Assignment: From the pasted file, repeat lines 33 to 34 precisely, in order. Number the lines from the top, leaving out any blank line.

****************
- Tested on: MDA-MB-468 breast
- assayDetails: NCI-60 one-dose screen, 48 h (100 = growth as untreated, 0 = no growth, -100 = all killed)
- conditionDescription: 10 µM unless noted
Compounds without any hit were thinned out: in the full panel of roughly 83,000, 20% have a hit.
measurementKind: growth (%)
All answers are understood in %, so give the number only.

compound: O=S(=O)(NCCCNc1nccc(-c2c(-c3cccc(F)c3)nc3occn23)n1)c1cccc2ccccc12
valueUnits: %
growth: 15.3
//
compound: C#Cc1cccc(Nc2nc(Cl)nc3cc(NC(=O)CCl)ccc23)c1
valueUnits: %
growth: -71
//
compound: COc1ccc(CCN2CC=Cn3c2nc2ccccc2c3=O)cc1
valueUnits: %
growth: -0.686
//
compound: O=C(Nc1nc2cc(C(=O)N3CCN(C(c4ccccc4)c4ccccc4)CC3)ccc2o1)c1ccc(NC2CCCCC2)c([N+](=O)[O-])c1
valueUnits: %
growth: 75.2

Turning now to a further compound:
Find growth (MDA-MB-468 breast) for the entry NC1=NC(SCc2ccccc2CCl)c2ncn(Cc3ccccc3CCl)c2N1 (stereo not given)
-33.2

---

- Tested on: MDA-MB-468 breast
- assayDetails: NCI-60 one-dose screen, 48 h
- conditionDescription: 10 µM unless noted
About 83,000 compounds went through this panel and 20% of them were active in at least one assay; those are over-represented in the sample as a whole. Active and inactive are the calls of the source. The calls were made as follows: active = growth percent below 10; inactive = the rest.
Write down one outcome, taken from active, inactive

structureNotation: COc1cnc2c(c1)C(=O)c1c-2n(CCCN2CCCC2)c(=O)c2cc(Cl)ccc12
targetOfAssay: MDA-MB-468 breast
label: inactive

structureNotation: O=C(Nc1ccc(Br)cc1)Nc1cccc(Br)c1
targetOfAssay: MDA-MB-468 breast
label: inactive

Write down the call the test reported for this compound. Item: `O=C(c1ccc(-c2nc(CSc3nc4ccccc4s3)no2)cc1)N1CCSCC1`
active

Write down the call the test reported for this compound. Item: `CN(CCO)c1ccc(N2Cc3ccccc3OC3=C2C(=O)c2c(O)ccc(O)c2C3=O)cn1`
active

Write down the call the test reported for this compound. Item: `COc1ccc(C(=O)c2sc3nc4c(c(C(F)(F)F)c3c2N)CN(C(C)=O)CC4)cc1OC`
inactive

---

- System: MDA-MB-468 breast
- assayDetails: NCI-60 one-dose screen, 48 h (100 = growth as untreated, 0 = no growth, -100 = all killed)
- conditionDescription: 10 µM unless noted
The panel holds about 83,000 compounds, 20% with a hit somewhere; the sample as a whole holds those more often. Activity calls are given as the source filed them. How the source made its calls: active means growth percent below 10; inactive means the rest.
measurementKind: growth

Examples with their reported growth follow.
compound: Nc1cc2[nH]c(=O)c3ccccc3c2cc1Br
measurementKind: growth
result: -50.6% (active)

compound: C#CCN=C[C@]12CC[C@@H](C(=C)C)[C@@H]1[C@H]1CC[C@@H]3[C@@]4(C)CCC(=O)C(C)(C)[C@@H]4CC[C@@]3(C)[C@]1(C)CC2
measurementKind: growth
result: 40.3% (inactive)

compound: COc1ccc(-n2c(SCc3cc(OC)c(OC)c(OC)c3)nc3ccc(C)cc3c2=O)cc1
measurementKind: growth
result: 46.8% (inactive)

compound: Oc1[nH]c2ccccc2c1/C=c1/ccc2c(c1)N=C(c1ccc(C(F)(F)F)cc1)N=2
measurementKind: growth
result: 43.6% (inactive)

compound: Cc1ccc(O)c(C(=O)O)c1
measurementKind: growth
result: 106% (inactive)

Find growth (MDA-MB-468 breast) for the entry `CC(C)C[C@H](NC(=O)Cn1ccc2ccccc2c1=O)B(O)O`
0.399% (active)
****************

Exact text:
label: inactive

structureNotation: O=C(Nc1ccc(Br)cc1)Nc1cccc(Br)c1